NEW YORK (Jun. 14)
The Council of Jewish Federations and Welfare Funds today issued a report on the accelerated efforts that are now being made in the communities throughout the country to reach every Jewish family for contributions to the Israel Emergency Fund of the United Jewish Appeal.
The report emphasized that on entering the second week of “the unparalleled magnitude of giving” for Israel’s humanitarian needs, the response of the communities continues to be “almost beyond belief”. But, it added, many contributors in the communities have not yet been reached for their gift. “They need only be talked to; their response is certain,” the CJFWF stated.
The report said that screening of all givers of $1,000 or more to the regular campaigns was underway for personal solicitations of contributors in that category who had not yet made gifts to the Emergency Fund. For contributors to the regular campaign in the range of $100 to $1,000. a series of fund-raising meetings was being scheduled. In some communities, the report said, the normal campaign structure was being reactivated. In others, individuals were being invited to attend at least one of the several meetings scheduled in almost every Jewish community.
“In a number of communities, synagogues are calling meetings of their membership for fund raising and several communities report that country clubs will close their golf courses for the coming Sunday morning and call all members to a fund raising meeting in the club house.” Solicitation by well known campaign leaders is followed for those who do not attend meetings, the report said.
Most communities plan to reach small givers through telephone solicitation. Central operations on a marathon basis are being manned by regular campaign workers in divisions organized for solicitations among small givers, the report said. Assisting in such mass telephone solicitation efforts are members of women’s divisions and volunteers provided by local organizations and local chapters of national membership groups. Even mail appeals are under consideration if all other means fail to reach any substantial number of small givers, the report indicated.
Communities are urging the immediate translation of both new and old commitments into cash. Many have organized a “messenger service” to pick up checks immediately. They have also recruited volunteers to help tabulate returns in central offices so that funds pouring in may be deposited immediately and checks drawn for transmittal of the UJA. Most communities reported expectations that the entire campaign will be completed by the end of June but none until every possible Jewish family has been reached.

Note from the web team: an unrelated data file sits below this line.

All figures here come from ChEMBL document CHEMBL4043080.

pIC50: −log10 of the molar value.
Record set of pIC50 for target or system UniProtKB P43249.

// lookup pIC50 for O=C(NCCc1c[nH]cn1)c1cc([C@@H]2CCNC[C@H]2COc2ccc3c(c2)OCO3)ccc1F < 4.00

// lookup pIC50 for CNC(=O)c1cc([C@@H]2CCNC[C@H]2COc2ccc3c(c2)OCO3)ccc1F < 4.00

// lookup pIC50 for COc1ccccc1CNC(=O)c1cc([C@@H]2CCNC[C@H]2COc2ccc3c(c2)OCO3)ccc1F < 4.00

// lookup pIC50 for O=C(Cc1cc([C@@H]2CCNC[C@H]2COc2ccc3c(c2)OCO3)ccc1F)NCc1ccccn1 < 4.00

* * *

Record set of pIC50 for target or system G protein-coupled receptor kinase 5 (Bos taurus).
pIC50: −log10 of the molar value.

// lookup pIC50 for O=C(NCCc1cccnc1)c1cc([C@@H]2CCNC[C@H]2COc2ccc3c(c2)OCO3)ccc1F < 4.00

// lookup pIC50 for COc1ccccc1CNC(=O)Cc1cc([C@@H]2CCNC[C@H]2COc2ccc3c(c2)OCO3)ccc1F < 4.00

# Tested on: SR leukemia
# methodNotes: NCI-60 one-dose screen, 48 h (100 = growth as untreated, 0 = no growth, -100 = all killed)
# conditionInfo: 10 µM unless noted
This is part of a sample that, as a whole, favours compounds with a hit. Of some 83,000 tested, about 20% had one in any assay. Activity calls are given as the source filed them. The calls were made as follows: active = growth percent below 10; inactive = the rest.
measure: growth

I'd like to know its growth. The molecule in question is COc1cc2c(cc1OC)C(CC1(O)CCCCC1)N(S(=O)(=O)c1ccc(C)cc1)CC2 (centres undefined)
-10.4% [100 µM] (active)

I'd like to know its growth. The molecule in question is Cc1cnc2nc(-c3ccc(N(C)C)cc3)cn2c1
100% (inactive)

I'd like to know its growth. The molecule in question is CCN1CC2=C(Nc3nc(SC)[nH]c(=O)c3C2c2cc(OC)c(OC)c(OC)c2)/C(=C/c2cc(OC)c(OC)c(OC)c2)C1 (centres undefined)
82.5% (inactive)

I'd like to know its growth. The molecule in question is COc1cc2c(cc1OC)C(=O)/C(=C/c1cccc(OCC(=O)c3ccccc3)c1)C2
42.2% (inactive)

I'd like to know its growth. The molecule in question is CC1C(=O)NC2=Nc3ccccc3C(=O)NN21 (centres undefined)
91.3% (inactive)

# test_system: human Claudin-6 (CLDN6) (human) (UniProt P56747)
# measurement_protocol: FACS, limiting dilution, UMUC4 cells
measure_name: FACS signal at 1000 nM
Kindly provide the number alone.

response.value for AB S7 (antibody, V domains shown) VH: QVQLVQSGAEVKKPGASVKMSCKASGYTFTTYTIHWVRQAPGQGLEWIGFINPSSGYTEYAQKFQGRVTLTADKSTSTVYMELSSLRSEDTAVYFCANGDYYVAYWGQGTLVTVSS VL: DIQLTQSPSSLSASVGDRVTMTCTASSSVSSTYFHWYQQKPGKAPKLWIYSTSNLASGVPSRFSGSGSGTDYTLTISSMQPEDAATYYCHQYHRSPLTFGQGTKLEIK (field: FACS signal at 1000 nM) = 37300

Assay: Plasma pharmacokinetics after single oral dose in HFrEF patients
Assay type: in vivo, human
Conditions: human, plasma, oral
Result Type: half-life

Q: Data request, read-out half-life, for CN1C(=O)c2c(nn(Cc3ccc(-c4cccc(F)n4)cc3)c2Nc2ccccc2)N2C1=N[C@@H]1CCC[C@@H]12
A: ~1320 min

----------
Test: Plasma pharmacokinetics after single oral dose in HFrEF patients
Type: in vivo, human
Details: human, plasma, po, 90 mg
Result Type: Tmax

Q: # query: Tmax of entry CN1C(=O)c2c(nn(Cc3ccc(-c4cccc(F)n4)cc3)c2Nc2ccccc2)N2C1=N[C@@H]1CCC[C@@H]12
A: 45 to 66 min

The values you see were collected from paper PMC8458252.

LARGE CITIES REPORT HUGE GIFTS WHILE CAMPAIGN CONTINUES
The CJFWF also presented a series of reports from individual communities as the second week of the Emergency Fund campaign proceeded.
The Jewish Welfare Federation of San Francisco reported that the drive there was well over $1,000,000, after an opening meeting brought $786,000 from 26 contributors. Top gifts included $125,000, and two of $100,000, one of them added to a regular $35,000. The Federation remitted $1,180,000 in full on its 1966 commitment to UJA and an additional cash payment of $1,000,000 on current regular and special emergency gifts.
The Combined Jewish Philanthropies of Boston reported contributions of more than $3,500,000 to the Emergency Fund. The CJP said gifts to the Fund were averaging twice as much as regular gifts and that the spread was growing. The CJP has already remitted $4,150,000 to the UJA. Top Boston Jewish leaders are personally contacting top prospects.
The Hartford Jewish Federation reported that with receipt of four gifts of more than $100,000 each, it had reached $2,000,000 for the Emergency Fund and had transmitted $1,000,000 in cash to the UJA.
The Dallas Jewish Welfare Federation said it had reached $1,560,000 in commitments from only 300 givers and that it had sent the UJA $1,900,000 in cash, on commitments to the spring campaign and the Emergency Fund.
The Toronto United Jewish Welfare Fund reported it had already passed the $5,000,000 mark and had transmitted $4,230,000 to the UJA. One Country Club is asking every member for a minimum gift of $1,000.
The General Jewish Committee in Providence, R.L, said that it had reached the $2,100,000 mark in its updated fall campaign and expected to achieve at least three times the 1966 results of $800,000. The Committee said gifts included two of $150,000 each, three of $100,000 each and 20 in the range of $25,000 to $60,000.
The Denver Allied Jewish Community Council drive has reached $630,000 of which $430,000 is from a group of top leaders and $200,000 from a rally attended by 2,000 people.
The New Orleans Jewish Welfare Federation reported that $640,000 was already committed, well over the total of the regular spring campaign and that $325,000 was transmitted in cash. The Indianapolis Jewish Welfare Federation reported $433,000; the Louisville Conference of Jewish Organizations reported $500,000; the Kansas City Jewish Federation and Council reported $500,000; the Albany Jewish Community Council reported $450,000; the Atlantic City Federation of Jewish Agencies reported $167,000; the Omaha Jewish Federation reported $250,000; the Gary Northwest Indiana Jewish Welfare Federation reported $183,000; the Madison, Wise., Jewish Welfare Council reported $111,000; the Rockford, 111., Jewish Community Council reported $125,000.